Alternative art schools
The unnatural order of things
Terry Smith discusses the Experimental Art School.
I don't think there has ever been a Golden Age of art schools. They seem to me to have always been dogged with problems. Perhaps crisis is the natural state for any art school. In-fighting, political maneuvering - these all seem to be part and parcel of institutions that are never quite sure what they are meant to do. Students will learn as much from their fellow students as from any teaching; being in a community is probably the most important experience. Learning is not an art, it is a practice. If anyone decides to do something as well as they can, and just does it prolifically they will usually get better at that task; if they don't, then it's not for them. I think it's all very simple but perhaps that's my problem, I think everything is simple1.
In 1977 I took a year out from college between my second and third year. I decided to see every degree show I could around the country, together with fellow Goldsmiths student John Wallet. We visited as many art school final degree shows as possible. We saw most of them. The outcome was an article in Artscribe magazine called 'BA means goodbye'. This gave us a unique insight into the current art practices as expressed through the degree show. We met students and teachers and heard many stories - some good, some bad. In those days colleges were not linked by any national common consensus. They had distinct and different approaches. Making a choice about where to apply was as much about the philosophy of the course and its tutors as it was about the facilities they offered. Most of them were famous for something, either by the reputation of the teaching staff or by the particular bias of the school.2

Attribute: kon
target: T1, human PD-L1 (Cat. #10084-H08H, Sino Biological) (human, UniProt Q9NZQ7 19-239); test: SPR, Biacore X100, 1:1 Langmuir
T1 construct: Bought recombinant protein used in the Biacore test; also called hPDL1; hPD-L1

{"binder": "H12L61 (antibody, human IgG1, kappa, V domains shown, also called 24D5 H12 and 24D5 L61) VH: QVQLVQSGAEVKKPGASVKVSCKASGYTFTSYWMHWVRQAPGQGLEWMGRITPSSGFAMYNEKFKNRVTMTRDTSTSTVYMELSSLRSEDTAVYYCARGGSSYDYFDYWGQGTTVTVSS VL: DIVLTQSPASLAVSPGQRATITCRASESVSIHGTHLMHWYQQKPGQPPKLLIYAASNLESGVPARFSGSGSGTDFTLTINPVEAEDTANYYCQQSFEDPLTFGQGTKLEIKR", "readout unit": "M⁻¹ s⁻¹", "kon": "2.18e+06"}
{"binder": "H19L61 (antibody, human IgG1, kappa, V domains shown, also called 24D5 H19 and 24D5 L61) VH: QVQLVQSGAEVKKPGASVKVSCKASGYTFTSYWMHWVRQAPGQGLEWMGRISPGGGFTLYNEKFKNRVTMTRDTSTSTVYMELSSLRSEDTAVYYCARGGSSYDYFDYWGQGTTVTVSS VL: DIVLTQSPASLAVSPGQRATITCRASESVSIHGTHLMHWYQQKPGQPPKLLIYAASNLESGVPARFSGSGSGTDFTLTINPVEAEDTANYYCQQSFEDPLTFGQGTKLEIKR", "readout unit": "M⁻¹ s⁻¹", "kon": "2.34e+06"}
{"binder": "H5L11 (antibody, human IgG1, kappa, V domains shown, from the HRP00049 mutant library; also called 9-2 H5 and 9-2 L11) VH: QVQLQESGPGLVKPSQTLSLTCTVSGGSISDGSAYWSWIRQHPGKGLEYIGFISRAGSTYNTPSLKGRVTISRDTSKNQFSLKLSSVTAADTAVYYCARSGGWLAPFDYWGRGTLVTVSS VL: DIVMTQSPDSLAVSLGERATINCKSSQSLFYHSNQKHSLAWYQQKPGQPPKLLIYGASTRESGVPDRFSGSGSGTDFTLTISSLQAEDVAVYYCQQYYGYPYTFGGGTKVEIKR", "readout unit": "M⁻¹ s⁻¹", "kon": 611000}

I have been thinking seriously for years about creating a new model for an art school, (what artist hasn't). I have managed to meet and work with some very interesting people who have taught me a great deal3, and so I have amended my proposition many times to accommodate each new situation. Right now we are about to launch the Experimental Art School, quietly, in Venice, with Soundings4 and we are planning the first real project - a forty-eight hour event at Modern Art Oxford. The school is an open proposition - there is no centre, no building, no shape. We will simply inhabit spaces when we need them. It is vulnerable and insecure and disorganized, it is also risk-taking and ambitious. Its success or failure is of no consequence, it's what happens in between that's important.
The fact is my motivation for this proposition is not to create an art school where I am a teacher; I just want to be involved in a school where I can be a student.
1 There are many factors that are outside the educational systems that of course impact on the student experience. The latest government attack on education is just the most recent change to the entire education system. It seems clear that the cuts are ideologically based and not about insuring a strong educational experience for the future citizens of this country.
2 Maidstone was known for its video department; Goldsmiths and Nottingham famous for their conceptual aspect; whilst Leeds had a political agenda.
3 From Chloe Briggs, who is based in Paris, to the Islington Mill Art Academy in Manchester and in London with Sarah Rowles (Q-Art London) and Department 21 (RCA) and critical practice based at Chelsea.
4 Three days of discussions each morning during the opening days of the Biennial. This is in collaboration with Bill Furlong, Artquest, Q-Art London and the De La Warr Pavilion.
Terry Smith has exhibited internationally since the 1990s and in 2008 was given a Paul Hamlyn Foundation Award in recognition of a body of work that encompasses site-specific architectural interventions, video installations and sound works. In 2006 he formed workinprogress with Clare Fitzpatrick - a not-for-loss organisation dedicated to supporting experimental art. Smith's solo show 'Now and Then' opens at the John Hansard Gallery in Southampton in November.
First published: Research papers March 2011
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